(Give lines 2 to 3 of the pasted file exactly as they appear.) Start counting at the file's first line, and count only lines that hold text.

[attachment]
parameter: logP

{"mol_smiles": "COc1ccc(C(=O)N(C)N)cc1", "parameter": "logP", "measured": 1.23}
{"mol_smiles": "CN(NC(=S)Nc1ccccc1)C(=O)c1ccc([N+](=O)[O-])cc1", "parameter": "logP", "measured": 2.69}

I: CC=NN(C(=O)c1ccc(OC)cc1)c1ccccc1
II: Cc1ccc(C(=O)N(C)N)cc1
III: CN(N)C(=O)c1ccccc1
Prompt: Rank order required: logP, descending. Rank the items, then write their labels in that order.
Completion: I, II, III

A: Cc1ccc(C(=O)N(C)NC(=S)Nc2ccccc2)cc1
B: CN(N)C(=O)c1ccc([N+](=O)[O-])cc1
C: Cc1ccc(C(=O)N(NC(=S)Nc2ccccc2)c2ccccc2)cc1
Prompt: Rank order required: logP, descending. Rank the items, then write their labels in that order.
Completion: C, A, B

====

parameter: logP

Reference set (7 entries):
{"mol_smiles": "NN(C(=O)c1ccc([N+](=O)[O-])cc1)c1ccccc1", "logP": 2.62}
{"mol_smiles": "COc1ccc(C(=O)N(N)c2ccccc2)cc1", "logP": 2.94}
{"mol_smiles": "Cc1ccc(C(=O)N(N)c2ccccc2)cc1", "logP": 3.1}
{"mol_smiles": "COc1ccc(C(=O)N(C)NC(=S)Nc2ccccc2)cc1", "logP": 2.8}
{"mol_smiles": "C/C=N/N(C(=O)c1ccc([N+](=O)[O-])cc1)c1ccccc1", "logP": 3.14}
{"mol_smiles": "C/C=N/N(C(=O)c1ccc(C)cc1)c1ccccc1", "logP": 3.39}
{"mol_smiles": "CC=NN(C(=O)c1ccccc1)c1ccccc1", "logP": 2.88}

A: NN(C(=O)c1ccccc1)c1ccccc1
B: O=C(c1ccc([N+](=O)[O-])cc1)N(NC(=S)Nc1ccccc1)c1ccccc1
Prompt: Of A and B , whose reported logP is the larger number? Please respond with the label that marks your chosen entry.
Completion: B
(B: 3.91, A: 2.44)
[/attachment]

{"mol_smiles": "COc1ccc(C(=O)N(C)N)cc1", "parameter": "logP", "measured": 1.23}
{"mol_smiles": "CN(NC(=S)Nc1ccccc1)C(=O)c1ccc([N+](=O)[O-])cc1", "parameter": "logP", "measured": 2.69}